8.47am: Reuters is reporting that EU ambassadors have agreed to impose an embargo on Iranian oil imports, but decided to postpone the full implementation of the ban until 1 July. The news agency cited a senior EU diplomat.

The EU’s 27 foreign ministers, who are meeting in Brussels today, still have to formally approve the ban. EU governments will have to stop signing new contracts with Tehran as soon as the ban is in place, but will be able to fulfill existing contracts until 1 July.

8.43am: The Footsie is now up nearly 20 points at 5749, a 0.3% rise. On the continent, shares have also edged higher, with the Dax in Frankfurt up 5 points and the CAC in Paris 12 points ahead. The euro is trading around .2925. Markets are nervous ahead of the eurozone finance ministers’ meeting in Brussels, with a Greek debt deal shrouded in uncertainty.

8.26am: Today’s meeting of eurozone finance ministers in Brussels has a very full agenda to consider, says Michael Derks, chief strategist at FxPro.

There is the latest draft of the fiscal compact to discuss, a review of the progress made in the Greek debt talks, and a conversation on a draft for the European Stability Mechanism (ESM). The latter apparently includes collective action clauses, although any debt write-offs will need to comply with IMF standards. Germany and France are both keen to wrap up the ESM issue as soon as possible, although it can only take effect once it has been ratified by those countries representing 90% of its capital. It is unlikely that any of these issues will be fully resolved at this meeting, although some progress will be made.

Interestingly, these days the single currency is setting less store in meetings such as these, in sharp contrast to those held in the final quarter of last year. After threatening .30 at one stage early on Friday, the euro drifted back to near .29.

8.07am: Brent crude futures were steady around 0 a barrel this morning, as concerns about European demand were outweighed by fears over supply disruptions from the Middle East.

Eurozone finance ministers meeting in Brussels today will discuss what terms of a Greek debt restructuring they are ready to accept as part of a second bailout package for Athens.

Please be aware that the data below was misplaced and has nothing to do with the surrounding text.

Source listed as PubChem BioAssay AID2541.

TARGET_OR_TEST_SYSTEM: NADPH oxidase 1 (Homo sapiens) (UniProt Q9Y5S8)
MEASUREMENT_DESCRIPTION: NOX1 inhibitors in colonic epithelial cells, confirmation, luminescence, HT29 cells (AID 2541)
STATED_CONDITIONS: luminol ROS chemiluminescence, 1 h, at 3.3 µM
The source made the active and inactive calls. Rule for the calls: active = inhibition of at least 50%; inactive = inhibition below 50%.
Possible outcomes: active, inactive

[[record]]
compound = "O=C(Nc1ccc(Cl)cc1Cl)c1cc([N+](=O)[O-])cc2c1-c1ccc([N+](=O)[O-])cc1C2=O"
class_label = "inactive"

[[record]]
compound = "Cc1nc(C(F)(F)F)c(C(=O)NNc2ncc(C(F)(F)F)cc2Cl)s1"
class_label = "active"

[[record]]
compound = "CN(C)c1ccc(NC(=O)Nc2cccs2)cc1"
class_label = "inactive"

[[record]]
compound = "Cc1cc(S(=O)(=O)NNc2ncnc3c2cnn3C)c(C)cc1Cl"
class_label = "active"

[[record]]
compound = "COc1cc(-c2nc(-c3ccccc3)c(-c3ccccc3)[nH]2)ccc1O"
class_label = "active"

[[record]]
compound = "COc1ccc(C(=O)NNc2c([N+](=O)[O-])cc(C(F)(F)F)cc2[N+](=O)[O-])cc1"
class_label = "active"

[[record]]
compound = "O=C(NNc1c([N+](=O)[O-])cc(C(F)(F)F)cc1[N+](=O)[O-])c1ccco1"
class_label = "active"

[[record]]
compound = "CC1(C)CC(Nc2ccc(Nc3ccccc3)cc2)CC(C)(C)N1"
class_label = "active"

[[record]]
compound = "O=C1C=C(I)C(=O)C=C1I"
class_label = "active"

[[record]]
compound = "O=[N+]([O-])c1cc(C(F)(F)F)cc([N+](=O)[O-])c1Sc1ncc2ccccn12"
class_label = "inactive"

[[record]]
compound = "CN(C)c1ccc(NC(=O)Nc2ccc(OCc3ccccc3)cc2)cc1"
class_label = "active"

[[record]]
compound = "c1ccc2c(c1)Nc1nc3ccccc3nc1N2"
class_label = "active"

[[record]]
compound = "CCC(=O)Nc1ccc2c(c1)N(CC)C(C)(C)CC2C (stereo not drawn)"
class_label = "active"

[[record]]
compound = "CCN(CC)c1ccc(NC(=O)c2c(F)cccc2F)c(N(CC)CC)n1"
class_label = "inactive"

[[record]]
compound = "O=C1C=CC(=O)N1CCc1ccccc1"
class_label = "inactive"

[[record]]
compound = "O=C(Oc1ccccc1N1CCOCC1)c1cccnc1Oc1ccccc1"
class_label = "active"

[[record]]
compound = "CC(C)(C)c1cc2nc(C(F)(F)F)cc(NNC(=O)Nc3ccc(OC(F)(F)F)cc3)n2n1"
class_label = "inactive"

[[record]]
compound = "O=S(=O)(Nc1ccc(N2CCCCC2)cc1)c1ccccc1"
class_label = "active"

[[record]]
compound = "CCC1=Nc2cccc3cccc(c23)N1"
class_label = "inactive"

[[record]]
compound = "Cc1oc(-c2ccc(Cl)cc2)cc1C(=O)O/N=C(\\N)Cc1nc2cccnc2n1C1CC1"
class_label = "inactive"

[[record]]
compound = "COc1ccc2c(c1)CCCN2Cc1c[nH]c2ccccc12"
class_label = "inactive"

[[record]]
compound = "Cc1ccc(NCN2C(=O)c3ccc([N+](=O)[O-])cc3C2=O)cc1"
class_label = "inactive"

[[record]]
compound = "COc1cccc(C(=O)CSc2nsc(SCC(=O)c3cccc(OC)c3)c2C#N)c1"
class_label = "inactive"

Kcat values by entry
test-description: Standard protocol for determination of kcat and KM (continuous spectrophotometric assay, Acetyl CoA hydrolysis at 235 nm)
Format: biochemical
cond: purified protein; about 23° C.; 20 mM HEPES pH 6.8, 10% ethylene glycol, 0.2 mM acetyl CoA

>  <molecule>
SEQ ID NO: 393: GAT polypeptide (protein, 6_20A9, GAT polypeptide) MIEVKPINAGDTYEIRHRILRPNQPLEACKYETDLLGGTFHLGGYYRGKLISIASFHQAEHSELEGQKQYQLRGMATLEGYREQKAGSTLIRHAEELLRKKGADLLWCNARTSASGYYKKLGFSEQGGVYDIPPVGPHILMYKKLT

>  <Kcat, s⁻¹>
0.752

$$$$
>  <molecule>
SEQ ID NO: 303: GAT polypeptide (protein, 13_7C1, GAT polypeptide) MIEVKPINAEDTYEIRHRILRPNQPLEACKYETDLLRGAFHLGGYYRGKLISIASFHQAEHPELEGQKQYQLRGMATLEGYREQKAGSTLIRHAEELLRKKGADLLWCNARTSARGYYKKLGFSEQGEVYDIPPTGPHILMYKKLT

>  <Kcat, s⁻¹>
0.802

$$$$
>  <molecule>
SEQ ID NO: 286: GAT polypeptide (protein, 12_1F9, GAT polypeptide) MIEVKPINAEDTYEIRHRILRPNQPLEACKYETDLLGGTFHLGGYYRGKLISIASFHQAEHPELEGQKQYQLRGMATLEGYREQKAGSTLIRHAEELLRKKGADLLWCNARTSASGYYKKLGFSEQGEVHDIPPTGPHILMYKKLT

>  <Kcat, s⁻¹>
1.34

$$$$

The debt swap discussions with private creditors have been aimed at reducing Greek’s debt to 120% of GDP, from around 160% of GDP. Without a second bailout Greece will not be able to pay back €14.5 bn of maturing bonds in March, which would likely trigger a messy default and could plunge the eurozone into disarray.

EU governments are also expected to agree new economic sanctions against Iran over its nuclear programme today.

Ben Le Brun, market analyst at OptionsXpress, told Reuters:

Both of these meetings are going to be crucial in dictating oil prices. Any indication of a plan getting approved to tackle Greece’s debt would support oil. An Iranian oil embargo would also boost prices as demand continues to improve.

8.04am: The FTSE 100 index in London has opened more than 10 points higher at 5739, a 0.2% gain.

Many Asian markets – China, Hong Kong, Singapore and South Korea – were closed for the Lunar New Year holiday. Stock markets that were open for business were mixed, amid light volumes. Japan’s Nikkei was flat at 8,765.90.

7.59am: The main event today is the meeting of EU finance ministers this afternoon. Here’s today’s agenda:

• Franco-German finance and economy council meets in Paris. Press
conference – 10.15am GMT (11.15am CET)
• Eurozone consumer confidence of January – 3pm GMT
• European finance ministers meet in Brussels – 4pm GMT (5pm CET)
• Angela Merkel speaks on 10 years of the euro – 4pm GMT (5pm CET)
• Christine Lagarde gives speech on 2012′s economic challenges -
5.30pm GMT (6.30pm CET)

Bond auctions
• Germany to sell €3bn of 12-month bonds – 10.15am GMT
• France to sell up to €8.3bn of Treasury bills – 1.50pm GMT

7.30am: Good morning and welcome back to our rolling coverage of the world economy and eurozone debt crisis. Hopes of a deal in Greece with private bondholders in time for the eurozone finance ministers’ meeting have dwindled after the bondholders’ representative, Charles Dallara, managing director of the Institute of International Finance, left Athens on Saturday.

Creditors have made their ‘best offer,’ and are not willing to take any more than a 65% to 70% loss on the current value of Greek debt (with a coupon of 4%-4.5%, while the IMF has indicated it wants a coupon closer to 3%).

Even that wouldn’t be anywhere near enough to tackle Greece’s mounting debt burden, says Michael Hewson, market analyst at CMC Markets.

Let’s not forget that we started out at a 21% haircut at last July’s EU summit and the number has kept going up, at the same rate that Greece’s economy has been spiralling down.

It remains unlikely that a deal will be reached by the end of today’s EU finance ministers’ summit, as originally hoped. Even so Greek officials remain confident that a deal can be reached by the next EU summit on 30th January but time is short, given the deadline of a €14.5bn bond repayment in March.